At the bottom, periphery wellness consumers have little or no brand recognition of supplements and knowledge is very limited. Moving up the ladder, brand awareness and knowledge increases among mid-level wellness consumers, but only moderately. At the top, brand awareness and supplement knowledge is at its zenith among core wellness consumers.

In general, except for the use of vitamins and minerals on an occasional basis, periphery wellness consumers have a much lower involvement with products outside of the traditional food groups.

As one moves towards the core, or top on the language map, the importance of specialty supplements to consumers increases more, relative to the other supplement categories, than the frequency in which consumers use the products. In practical terms this means that consumers use of specialty supplements lags behind vitamins and minerals, and herbal and specialty supplements.

Cultural Preferences to Health Products

Most American consumers address general health concerns (e.g., staying in shape, eating well, eating balanced meals, etc.) with daily, lifestyle routines and practices rather than targeted, acute responses (e.g., taking medication). At this level, most Americans use a vague “watching behavior (e.g., “I watch my sugar intake”) or, if they are more evolved wellness consumers, they incorporate lots of fresh foods into their diet to address current and long-term general health. What they tend not to use is a specific plan of action requiring health products that target a specific health condition.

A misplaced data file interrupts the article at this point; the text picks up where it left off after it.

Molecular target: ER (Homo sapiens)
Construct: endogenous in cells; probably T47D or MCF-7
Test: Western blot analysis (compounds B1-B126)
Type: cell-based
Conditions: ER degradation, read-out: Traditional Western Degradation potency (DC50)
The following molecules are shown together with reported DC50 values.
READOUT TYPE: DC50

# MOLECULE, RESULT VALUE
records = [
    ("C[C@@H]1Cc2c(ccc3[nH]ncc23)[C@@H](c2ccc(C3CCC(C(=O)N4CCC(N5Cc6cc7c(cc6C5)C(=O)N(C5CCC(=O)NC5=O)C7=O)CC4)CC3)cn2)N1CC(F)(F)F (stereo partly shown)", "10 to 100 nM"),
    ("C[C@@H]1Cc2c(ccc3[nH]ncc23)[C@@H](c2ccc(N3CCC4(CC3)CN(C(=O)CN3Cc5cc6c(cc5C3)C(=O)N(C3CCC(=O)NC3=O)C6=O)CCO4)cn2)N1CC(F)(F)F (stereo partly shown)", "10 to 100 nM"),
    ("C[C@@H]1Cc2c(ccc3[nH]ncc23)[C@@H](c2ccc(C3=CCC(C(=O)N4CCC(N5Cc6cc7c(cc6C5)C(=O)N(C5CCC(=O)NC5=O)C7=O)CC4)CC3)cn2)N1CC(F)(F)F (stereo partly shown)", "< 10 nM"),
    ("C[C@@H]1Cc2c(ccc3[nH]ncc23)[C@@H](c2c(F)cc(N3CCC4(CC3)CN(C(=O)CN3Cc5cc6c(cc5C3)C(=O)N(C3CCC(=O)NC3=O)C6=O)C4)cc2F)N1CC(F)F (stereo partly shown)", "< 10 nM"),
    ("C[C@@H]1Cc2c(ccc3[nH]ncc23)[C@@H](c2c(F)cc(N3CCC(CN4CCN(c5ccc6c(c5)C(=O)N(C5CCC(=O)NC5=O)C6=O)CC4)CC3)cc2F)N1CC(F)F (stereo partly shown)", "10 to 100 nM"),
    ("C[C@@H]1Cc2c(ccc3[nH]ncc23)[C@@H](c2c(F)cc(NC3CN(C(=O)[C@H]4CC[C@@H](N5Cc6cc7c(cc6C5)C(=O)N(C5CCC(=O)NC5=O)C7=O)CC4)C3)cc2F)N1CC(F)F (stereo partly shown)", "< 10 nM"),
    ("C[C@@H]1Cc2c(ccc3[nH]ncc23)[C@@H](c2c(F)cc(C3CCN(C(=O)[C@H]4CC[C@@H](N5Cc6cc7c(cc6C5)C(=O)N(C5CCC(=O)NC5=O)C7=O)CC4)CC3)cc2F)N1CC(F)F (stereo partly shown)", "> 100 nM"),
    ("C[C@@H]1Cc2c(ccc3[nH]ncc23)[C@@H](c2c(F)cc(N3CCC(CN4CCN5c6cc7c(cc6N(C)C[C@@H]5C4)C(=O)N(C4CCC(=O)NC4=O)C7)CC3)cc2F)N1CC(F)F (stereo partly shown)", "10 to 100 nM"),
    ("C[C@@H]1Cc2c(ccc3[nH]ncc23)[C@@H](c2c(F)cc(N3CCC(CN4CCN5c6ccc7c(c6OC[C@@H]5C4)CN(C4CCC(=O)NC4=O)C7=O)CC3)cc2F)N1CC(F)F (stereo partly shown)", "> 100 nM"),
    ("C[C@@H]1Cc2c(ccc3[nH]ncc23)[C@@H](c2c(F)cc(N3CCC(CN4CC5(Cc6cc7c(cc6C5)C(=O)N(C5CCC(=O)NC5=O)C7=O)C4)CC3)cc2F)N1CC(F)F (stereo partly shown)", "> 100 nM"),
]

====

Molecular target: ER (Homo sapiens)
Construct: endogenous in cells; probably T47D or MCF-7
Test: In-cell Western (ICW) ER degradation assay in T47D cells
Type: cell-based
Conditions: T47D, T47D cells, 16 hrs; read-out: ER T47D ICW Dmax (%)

When consumers are experiencing chronic or acute health problems (allergies, diabetes, high blood pressure, stroke, osteoporosis, etc.), we find that they definitely shift from more general watching behaviors and high level dietary overhauls (with the requisite focus on avoiding “bad things”) to more proactive and targeted health behaviors. In the case of this proactive set, those with diagnosed chronic conditions generally take medications and, if pushed, also alter their overall diet to avoid ingredients that might exacerbate their condition.

However, most consumers with chronic health conditions, we find, will end up turning to alternative medicine – to different pills. The chart below illustrates consumers’ preferred delivery of functional ingredients when asked which format they preferred vitamins, minerals and nutrients delivered in. Overwhelmingly, respondents chose pills (72%) compared to the next most popular format beverages (26%).

Consumers view dietary supplements as a key symbolic component that they use in their lives to challenge the hold that they view pharmaceutical companies have over them. The most successful dietary supplement products are those that focus on offering up modes of control, including prevention, for which modern medicine offers either poor solutions, last-minute solutions, or no solutions at all. This fits well with what consumers report as the most commonly used supplements including vitamin C, calcium, fiber and vitamins B, E and D. These supplements use levels reflects consumer concerns about and increasing roles for products that offer antioxidants, bone and digestive health, as well as an overall perceived “increase in wellness.”